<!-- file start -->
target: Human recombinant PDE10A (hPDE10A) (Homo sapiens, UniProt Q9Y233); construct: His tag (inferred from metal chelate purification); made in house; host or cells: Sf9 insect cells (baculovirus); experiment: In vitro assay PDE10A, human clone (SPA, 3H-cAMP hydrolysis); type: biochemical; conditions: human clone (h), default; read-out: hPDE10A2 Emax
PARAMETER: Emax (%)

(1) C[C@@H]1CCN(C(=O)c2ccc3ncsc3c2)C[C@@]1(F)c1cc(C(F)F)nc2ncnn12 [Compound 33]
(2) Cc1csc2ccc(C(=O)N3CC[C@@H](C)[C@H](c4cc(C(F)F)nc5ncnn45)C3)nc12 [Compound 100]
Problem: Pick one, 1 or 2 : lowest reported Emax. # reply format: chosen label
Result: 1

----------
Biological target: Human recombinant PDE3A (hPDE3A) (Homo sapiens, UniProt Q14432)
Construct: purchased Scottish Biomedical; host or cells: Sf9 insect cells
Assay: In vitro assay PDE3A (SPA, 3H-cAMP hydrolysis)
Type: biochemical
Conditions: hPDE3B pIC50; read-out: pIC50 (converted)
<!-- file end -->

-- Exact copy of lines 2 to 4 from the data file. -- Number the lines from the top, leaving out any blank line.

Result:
PARAMETER: Emax (%)

(1) C[C@@H]1CCN(C(=O)c2ccc3ncsc3c2)C[C@@]1(F)c1cc(C(F)F)nc2ncnn12 [Compound 33]
(2) Cc1csc2ccc(C(=O)N3CC[C@@H](C)[C@H](c4cc(C(F)F)nc5ncnn45)C3)nc12 [Compound 100]